The illustrator, Mark Jones, lives and works in the UK—that means travel to Haiti was going to be very costly and not practical for the scope of the project. But it was essential to me that the characters in the book look authentically Haitian because I want Haitian children to feel a connection to the story. Mark had lived and worked in different parts of the world, so he was practiced in drawing people of many different cultures. He’s a wonderfully talented artist. I inundated him with photos of Haitians and Haitian children, and that that gave him a feel for how to draw the characters. I was so pleased with how the characters turned out—especially Janjak and Freda!

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What resources/research did he do to recreate the liveliness and vibrancy of the Iron Market?

Mark and I shared a Pinterest board for easy collaboration. I posted a ton of images to help him out and he did some research on his own, too. In the end, the hardest part, he told me, was all the fruit. It took him many hours to get the fruit, vegetables, and other small details to look right for the reader.

What was your goal when you began writing?  Did that change as you progressed?

For years my mother and I had plotted about me writing a bilingual children’s book, and we’d make up a million different stories as we’d take walks around her neighborhood. Eventually, the concept of Janjak and Freda was born. I wanted to have two Haitian children––a boy and a girl––travel around Haiti and introduce children to different places as well as different concepts.

As I progressed, I realized that I had too much to say. So I had to cut out a lot. And there’s still a lot of text! But all in all, I’d like to think that I was able to stay true to the original intent, even if some of the details changed along the way.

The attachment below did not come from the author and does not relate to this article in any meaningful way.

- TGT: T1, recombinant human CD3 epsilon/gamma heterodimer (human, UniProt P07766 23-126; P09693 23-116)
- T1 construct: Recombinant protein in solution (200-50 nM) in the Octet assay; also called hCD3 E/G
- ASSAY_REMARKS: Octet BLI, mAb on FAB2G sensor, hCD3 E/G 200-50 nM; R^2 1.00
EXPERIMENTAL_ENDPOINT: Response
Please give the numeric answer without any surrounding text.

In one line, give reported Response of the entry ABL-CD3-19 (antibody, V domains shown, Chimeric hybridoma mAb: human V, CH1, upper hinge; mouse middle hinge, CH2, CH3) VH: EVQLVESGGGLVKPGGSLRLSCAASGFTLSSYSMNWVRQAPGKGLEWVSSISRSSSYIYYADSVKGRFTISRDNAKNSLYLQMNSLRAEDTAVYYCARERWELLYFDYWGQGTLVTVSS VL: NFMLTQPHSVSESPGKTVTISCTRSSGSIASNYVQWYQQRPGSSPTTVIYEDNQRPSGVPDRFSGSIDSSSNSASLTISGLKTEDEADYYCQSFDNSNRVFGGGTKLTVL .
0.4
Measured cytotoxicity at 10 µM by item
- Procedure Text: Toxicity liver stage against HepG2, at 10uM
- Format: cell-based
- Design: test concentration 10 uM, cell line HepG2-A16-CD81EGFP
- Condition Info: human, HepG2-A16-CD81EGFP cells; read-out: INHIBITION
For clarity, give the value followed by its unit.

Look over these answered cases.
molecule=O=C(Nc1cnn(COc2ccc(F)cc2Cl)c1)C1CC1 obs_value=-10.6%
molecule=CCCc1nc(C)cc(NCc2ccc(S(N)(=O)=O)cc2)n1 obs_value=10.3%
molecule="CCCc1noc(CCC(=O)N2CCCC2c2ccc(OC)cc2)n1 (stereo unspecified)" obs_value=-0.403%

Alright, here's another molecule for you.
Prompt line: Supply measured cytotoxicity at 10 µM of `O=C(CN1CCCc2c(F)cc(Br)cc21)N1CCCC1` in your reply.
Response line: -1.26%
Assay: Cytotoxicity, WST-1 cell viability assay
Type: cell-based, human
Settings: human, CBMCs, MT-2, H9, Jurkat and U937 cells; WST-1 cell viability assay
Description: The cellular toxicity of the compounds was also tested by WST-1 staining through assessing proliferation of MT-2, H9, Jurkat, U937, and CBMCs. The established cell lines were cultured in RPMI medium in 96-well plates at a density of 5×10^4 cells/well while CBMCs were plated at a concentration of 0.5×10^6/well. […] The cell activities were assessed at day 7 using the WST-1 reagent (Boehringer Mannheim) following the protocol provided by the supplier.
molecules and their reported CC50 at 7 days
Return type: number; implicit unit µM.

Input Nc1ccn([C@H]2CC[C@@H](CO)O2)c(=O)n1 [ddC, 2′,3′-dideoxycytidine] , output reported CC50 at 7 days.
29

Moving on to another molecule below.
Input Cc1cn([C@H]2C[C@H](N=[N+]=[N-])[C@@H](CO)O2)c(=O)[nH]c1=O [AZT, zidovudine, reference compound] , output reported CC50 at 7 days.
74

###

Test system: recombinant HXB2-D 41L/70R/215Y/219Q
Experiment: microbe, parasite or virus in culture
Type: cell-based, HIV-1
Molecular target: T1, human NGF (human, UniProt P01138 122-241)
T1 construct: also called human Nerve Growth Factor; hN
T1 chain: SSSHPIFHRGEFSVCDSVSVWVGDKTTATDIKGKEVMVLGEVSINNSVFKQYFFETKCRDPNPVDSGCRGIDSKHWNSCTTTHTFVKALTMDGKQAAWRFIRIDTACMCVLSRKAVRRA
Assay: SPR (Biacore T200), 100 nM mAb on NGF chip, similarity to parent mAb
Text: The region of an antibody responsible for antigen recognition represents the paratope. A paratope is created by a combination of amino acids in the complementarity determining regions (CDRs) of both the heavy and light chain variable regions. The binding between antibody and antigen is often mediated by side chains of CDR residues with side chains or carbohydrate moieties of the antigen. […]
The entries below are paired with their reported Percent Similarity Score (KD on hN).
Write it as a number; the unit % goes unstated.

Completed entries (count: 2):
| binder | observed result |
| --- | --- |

What’s next for Janjak & Freda?

Janjak and Freda go to the ocean on their next adventure. This story will be a way to introduce children to the beaches and ocean life of Haiti while also presenting the very real issue of pollution. I think Janjak and Freda are going to help clean up a beach and they’re going to make some interesting friends along the way! The book is still being written, but it will be published in 2015.

Can you tell us a little bit about your other book, Bonnwit Kabrit?

Bonnwit Kabrit is a book very dear to my heart! It was born out of the writing process for Janjak and Freda. One night when I finished the runaway goat scene, I had the word Kabrit stuck in my head. And then I began to make up words that would rhyme with Kabrit. Soon, I had a bedtime rhyme written.

The idea is very similar to Goodnight Moon. Children are introduced to scenes around the country and then one by one they say “bonnwit” (goodnight) to them. The book is in English but there are Kreyol words sprinkled throughout. It’s a sweet bedtime book, and I wrote it with my godson in mind. They day I got to read it to him was a Very Good Day.

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Bonus! Anything else that you’d really like to share about this series, your childhood in Haiti, writing or other things you’ve learned?

I owe a big thank you to Haiti Hub for the Janjak and Freda series. I was having a really hard time coming up with the names of the main characters, and Carlo was kind enough to share a list of names with me. Once I read through them, I knew right way that we had to have a Janjak and a Freda. So in some way, this story belongs to Haiti Hub and your members, too. Mesi anpil!

The team at HaitiHub was so grateful to have had the opportunity to sit down with Elizabeth to learn more about her books.  All of her books are available on Amazon, they are also available for bulk order purchase through Lightmessages Publishing, please message  A portion of the proceeds from Janjak & Freda go to sponsor children in Haiti.

Krik… Krak! Storytelling in Haitian Creole

Krik…. Krak!

The above call and response is deeply rooted in Haitian culture, and it’s a sign that a story or riddle is about to be told.

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Janjak ak Freda manje kenep yo nan Mache an Fè. Courtesy of Light Messages Publishing.

Janjak ak Freda manje kenep nan Mache an Fè.
Courtesy of Light Messages Publishing.

Stories play an important role in how we perceive the world, and coming from the United States we might take for granted how many stories are written for us, in our native language, and with our education in mind.